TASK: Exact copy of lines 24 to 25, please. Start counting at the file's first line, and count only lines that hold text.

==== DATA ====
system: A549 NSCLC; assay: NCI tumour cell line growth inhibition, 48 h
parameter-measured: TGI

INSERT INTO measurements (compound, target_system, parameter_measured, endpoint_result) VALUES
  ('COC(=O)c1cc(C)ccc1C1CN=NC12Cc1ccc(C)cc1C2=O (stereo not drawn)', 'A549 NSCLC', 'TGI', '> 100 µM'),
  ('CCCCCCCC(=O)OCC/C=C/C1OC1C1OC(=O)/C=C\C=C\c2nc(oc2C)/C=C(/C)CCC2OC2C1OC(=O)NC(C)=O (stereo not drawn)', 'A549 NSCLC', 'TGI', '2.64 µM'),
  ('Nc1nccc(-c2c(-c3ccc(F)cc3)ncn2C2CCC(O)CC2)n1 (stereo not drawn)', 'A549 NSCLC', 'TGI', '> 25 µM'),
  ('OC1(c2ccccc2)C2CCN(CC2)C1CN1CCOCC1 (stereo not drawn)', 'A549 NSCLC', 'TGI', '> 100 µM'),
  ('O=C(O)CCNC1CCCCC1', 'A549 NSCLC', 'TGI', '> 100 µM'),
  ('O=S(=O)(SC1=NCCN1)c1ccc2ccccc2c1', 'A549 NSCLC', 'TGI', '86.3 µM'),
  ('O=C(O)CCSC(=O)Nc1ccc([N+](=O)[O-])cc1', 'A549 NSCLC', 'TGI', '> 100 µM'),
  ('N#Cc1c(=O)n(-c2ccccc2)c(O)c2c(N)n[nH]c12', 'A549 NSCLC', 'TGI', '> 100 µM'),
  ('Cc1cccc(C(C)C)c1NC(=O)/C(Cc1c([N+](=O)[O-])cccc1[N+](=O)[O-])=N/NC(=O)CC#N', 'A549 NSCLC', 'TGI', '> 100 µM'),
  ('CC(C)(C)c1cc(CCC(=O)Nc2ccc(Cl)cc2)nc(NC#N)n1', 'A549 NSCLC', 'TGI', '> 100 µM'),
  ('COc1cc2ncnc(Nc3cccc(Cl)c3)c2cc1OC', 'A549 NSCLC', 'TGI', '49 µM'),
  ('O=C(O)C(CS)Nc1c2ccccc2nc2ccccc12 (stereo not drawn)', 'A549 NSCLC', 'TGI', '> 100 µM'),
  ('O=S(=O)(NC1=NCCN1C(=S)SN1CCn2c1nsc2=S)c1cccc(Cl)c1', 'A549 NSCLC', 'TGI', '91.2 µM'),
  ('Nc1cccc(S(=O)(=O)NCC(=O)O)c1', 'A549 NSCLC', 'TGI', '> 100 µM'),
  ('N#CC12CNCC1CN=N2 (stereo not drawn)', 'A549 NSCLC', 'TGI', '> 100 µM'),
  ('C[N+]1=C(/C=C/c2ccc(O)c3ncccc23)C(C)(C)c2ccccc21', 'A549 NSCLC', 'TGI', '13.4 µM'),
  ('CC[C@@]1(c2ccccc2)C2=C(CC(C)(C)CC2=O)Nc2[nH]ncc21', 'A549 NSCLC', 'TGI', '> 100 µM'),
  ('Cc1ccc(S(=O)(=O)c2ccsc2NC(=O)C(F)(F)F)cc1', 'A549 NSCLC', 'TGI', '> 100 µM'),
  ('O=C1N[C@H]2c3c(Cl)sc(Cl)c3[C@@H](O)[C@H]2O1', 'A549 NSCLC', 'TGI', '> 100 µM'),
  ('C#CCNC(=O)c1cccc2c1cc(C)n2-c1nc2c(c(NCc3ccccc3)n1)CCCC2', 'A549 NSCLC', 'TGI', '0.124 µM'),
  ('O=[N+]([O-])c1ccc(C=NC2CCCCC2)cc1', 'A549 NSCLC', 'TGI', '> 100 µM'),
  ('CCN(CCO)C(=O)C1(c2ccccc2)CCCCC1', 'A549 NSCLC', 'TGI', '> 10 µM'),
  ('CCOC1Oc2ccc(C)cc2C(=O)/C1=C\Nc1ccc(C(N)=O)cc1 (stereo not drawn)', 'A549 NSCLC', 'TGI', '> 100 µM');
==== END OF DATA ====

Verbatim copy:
  ('O=[N+]([O-])c1ccc(C=NC2CCCCC2)cc1', 'A549 NSCLC', 'TGI', '> 100 µM'),
  ('CCN(CCO)C(=O)C1(c2ccccc2)CCCCC1', 'A549 NSCLC', 'TGI', '> 10 µM'),